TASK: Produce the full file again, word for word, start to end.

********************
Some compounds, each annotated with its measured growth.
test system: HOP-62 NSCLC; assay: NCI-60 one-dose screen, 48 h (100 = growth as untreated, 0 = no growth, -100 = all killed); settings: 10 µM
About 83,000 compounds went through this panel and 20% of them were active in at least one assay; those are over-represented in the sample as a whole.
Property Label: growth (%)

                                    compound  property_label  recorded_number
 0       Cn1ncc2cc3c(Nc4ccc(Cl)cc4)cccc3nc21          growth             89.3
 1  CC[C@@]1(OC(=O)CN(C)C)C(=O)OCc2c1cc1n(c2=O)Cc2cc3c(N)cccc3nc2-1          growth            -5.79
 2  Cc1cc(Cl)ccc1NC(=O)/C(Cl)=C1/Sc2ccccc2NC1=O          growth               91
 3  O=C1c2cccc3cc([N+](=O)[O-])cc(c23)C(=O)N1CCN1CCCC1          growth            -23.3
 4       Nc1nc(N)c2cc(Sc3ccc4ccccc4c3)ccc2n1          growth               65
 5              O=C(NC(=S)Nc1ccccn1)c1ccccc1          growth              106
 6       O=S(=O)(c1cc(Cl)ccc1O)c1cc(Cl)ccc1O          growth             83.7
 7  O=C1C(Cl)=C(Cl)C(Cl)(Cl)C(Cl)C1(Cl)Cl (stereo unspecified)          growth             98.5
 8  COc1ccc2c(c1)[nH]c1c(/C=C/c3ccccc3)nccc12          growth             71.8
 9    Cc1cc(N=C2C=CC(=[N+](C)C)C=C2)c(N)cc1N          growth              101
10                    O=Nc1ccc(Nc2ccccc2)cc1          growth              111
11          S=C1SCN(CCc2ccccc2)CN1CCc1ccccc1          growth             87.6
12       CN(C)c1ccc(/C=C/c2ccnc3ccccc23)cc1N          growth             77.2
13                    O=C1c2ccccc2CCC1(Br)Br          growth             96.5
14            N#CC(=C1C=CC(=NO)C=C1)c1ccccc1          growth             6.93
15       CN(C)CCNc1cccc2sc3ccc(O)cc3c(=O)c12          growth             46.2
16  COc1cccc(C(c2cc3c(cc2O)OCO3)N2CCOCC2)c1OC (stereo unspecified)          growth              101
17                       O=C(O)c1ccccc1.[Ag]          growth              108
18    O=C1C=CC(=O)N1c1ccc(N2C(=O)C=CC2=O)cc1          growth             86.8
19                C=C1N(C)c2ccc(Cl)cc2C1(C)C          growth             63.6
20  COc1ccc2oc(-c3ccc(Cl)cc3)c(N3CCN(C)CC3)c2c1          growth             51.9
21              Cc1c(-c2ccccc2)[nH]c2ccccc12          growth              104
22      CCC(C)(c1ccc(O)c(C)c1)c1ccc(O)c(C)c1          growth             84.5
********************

Some compounds, each annotated with its measured growth.
test system: HOP-62 NSCLC; assay: NCI-60 one-dose screen, 48 h (100 = growth as untreated, 0 = no growth, -100 = all killed); settings: 10 µM
About 83,000 compounds went through this panel and 20% of them were active in at least one assay; those are over-represented in the sample as a whole.
Property Label: growth (%)

                                    compound  property_label  recorded_number
 0       Cn1ncc2cc3c(Nc4ccc(Cl)cc4)cccc3nc21          growth             89.3
 1  CC[C@@]1(OC(=O)CN(C)C)C(=O)OCc2c1cc1n(c2=O)Cc2cc3c(N)cccc3nc2-1          growth            -5.79
 2  Cc1cc(Cl)ccc1NC(=O)/C(Cl)=C1/Sc2ccccc2NC1=O          growth               91
 3  O=C1c2cccc3cc([N+](=O)[O-])cc(c23)C(=O)N1CCN1CCCC1          growth            -23.3
 4       Nc1nc(N)c2cc(Sc3ccc4ccccc4c3)ccc2n1          growth               65
 5              O=C(NC(=S)Nc1ccccn1)c1ccccc1          growth              106
 6       O=S(=O)(c1cc(Cl)ccc1O)c1cc(Cl)ccc1O          growth             83.7
 7  O=C1C(Cl)=C(Cl)C(Cl)(Cl)C(Cl)C1(Cl)Cl (stereo unspecified)          growth             98.5
 8  COc1ccc2c(c1)[nH]c1c(/C=C/c3ccccc3)nccc12          growth             71.8
 9    Cc1cc(N=C2C=CC(=[N+](C)C)C=C2)c(N)cc1N          growth              101
10                    O=Nc1ccc(Nc2ccccc2)cc1          growth              111
11          S=C1SCN(CCc2ccccc2)CN1CCc1ccccc1          growth             87.6
12       CN(C)c1ccc(/C=C/c2ccnc3ccccc23)cc1N          growth             77.2
13                    O=C1c2ccccc2CCC1(Br)Br          growth             96.5
14            N#CC(=C1C=CC(=NO)C=C1)c1ccccc1          growth             6.93
15       CN(C)CCNc1cccc2sc3ccc(O)cc3c(=O)c12          growth             46.2
16  COc1cccc(C(c2cc3c(cc2O)OCO3)N2CCOCC2)c1OC (stereo unspecified)          growth              101
17                       O=C(O)c1ccccc1.[Ag]          growth              108
18    O=C1C=CC(=O)N1c1ccc(N2C(=O)C=CC2=O)cc1          growth             86.8
19                C=C1N(C)c2ccc(Cl)cc2C1(C)C          growth             63.6
20  COc1ccc2oc(-c3ccc(Cl)cc3)c(N3CCN(C)CC3)c2c1          growth             51.9
21              Cc1c(-c2ccccc2)[nH]c2ccccc12          growth              104
22      CCC(C)(c1ccc(O)c(C)c1)c1ccc(O)c(C)c1          growth             84.5